The Other Side. 


The sun is shining brightly. It must  have been scorching but l do not feel it. In the car,  everything  is warm.  I look outside and see what happens when shelter starts a fight with you. I look up and see what happens when Harmattan decides that it’s not going to rear its pale head this year but some people climb mountains and bring it down with thick ropes.  Dryness is the definition  of this place. The sky.  The road.  The plants. The animals.  The humans. My primary  school teacher failed to paint a brilliant  picture of what Harmattan  looks like.  She kept saying it’s  that period  when ‘your skin whites’ and ‘your lips dry’ and ‘you catch cold.’ She failed to talk about the dryness, about the anger that comes with the sun in December,  about the heavy load people bear in their heart that make their face dry and their eyes big like that of something I do not know.  She failed to talk about the strange positions policemen take.  We see three ahead. They are wearing blue and black.  These ones are not the yellow fever officers. ‘OC!’ Father yells as he zooms past.  I am wondering what OC means.  Oga in Charge,  perhaps. 

 The place is packed. I do not know how to live this place and so I feel like a fragile wolf that has lost its pack. A woman is shouting her son’s  name. ‘Raimu! Raimu!!’ No one answers.  The boy seems far away. After calling the third time,  the woman keeps quiet and call on to potential buyers instead. I look away and my eyes fall on a group of sellers.  They are all selling Garri. I wonder how they manage to stay together,  selling  the  same thing.  Envy is no stranger here neither is charm. Father calls.  I hurry after him wondering whether the calling  woman will ever see her son. There are many people here.  So many I feel insignificant.  As if,  if I somehow get lost,  nobody will know.  Life will continue.  The garri sellers will keep staying together and using Juju on each other.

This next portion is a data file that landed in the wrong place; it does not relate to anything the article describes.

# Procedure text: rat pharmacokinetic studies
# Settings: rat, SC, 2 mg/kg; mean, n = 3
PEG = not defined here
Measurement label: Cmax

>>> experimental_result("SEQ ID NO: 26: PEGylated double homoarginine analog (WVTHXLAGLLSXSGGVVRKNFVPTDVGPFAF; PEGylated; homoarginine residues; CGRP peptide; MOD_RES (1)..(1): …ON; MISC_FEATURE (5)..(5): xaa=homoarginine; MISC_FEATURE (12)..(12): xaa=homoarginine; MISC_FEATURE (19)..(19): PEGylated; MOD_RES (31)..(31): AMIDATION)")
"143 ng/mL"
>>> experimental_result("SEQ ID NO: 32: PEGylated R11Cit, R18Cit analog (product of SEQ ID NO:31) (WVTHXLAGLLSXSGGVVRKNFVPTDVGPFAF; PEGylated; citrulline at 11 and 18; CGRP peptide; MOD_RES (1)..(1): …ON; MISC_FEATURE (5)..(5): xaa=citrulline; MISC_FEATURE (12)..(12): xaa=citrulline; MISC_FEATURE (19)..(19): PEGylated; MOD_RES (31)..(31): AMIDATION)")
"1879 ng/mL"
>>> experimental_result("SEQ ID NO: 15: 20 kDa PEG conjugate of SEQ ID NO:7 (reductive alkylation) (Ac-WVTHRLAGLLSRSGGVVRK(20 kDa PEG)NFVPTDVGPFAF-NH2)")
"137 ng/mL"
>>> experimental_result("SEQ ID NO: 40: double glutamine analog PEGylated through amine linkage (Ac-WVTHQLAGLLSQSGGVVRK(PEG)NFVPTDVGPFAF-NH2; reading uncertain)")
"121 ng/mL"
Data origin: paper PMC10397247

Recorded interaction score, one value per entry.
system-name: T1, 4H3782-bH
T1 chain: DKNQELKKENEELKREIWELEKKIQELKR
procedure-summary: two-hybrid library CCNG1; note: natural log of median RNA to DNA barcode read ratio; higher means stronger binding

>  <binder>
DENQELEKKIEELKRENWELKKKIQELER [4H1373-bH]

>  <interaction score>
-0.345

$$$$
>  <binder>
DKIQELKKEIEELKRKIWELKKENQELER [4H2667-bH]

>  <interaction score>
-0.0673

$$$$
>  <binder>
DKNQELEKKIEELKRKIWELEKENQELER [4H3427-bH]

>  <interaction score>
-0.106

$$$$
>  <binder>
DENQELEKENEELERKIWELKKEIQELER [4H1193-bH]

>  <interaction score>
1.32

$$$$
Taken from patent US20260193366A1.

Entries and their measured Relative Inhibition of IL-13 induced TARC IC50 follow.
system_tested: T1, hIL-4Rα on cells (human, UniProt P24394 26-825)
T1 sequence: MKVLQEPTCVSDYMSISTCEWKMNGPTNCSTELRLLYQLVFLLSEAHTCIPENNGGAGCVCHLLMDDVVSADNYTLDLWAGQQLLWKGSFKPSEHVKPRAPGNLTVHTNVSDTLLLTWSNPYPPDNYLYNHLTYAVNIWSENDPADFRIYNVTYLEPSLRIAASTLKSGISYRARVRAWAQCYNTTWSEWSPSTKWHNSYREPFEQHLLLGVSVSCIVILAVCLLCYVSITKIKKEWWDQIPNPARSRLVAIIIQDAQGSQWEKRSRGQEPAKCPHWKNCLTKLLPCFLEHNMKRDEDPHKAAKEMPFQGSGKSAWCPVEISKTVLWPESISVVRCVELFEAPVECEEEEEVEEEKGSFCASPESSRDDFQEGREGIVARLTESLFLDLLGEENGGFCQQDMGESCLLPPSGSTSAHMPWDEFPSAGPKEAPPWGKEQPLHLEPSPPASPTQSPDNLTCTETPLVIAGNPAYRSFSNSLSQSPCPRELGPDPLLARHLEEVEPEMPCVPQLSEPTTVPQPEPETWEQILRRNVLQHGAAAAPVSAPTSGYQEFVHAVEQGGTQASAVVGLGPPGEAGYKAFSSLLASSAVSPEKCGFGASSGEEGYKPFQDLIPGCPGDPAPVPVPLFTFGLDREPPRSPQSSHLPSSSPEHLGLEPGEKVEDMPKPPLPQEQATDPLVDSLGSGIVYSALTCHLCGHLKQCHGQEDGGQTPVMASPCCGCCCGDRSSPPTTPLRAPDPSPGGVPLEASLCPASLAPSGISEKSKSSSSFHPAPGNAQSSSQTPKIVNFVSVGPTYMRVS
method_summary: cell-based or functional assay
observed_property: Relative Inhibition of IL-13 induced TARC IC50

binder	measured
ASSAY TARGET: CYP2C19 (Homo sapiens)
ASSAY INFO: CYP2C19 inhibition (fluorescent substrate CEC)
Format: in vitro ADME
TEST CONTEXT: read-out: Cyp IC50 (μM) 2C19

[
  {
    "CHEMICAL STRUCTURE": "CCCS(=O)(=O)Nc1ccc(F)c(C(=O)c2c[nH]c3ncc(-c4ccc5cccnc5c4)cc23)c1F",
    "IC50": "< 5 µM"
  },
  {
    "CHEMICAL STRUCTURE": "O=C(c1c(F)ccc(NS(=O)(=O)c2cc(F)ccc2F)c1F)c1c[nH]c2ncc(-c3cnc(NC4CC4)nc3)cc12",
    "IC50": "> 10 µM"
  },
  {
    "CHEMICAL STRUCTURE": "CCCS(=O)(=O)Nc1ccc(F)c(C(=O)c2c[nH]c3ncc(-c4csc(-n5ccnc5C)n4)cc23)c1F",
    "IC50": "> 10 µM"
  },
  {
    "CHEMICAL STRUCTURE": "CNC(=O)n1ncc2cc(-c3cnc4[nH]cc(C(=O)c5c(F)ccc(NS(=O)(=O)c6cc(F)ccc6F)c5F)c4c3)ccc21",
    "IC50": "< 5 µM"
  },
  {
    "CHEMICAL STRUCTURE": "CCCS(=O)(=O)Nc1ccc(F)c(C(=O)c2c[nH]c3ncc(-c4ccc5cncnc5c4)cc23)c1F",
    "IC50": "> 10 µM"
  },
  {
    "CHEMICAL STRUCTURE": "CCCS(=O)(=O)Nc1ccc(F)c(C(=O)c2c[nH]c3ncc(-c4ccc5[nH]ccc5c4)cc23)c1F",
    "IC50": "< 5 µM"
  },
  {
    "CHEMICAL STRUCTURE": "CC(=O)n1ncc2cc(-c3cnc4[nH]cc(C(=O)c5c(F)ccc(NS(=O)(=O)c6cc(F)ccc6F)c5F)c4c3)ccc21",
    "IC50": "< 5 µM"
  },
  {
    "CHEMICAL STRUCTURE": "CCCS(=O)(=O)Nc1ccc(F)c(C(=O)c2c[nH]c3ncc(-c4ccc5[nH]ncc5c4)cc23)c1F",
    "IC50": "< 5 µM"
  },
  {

We approach the yam seller. This one is a man…a very old man.  He looks  helpless. My mind drifts back to a story I read while in school about a man who,  while his fellows were planting yams,  was planting  his son in school.  In the end,  the son became a graduate,  came home and declared  that he wanted to go study more in the white man’s  land.  The man begged him to stay. ‘You have learnt enough,  my son.  No one in our  village knows what you know.’ But the son insisted, leaving his father to wonder what Juju was used on him that made him send the boy to school in the first instance. When the boy finally  came home years later,  his father  disowned  him and sent him away. The son left. The father  left too…for heaven. 

Father talks price with the yam seller. He’s  adamant. 

“N4000,  jale,” he says. 

“Ko gba N3500? ”

“N4000. ” The man remains adamant. He looks away from father as if he doesn’t  care whether he buys it or not. Father looks at me and asks for my opinion. I do not know how to live this life. I look at father with clueless  eyes. “How much is one tuber? ” I ask foolishly. 

He explains  that they don’t sell in tubers. They sell in bulk,  he says. The one we want to buy for  N4000 is a heap of 40 tubers.  I do small maths and see that we are buying a tuber for N100.  I tell father to buy it.  He looks at me, shakes his head and smile.  And then he pays. 


There is a fight going on behind us. A sack of garri lies open on the floor,  the content wasting away.  It has just been hit by a car,  I understand.  The driver and the woman are arguing and shouting.  The man is rude.  He shouts abuses and makes reference  to the woman’s  husband and then he turns to insults. “Ko de ni da  fun e bayen, “he says. It will not be well with you. He calls the woman a pig in clothes and call her husband a craven who send his wife to the farm for him.  He then claims he does not blame  the husband since the wife is not worth more than a tuber of yam. The market is in uproar.  People are calling on him to stop.  Some cheer him on.  The woman kneels by her lost garri, helpless.  I want to reach out and pat her and give her out of the five thousand father just gave me that morning to buy ice cream. But father is moving.  I move on. I don’t know how to live this life.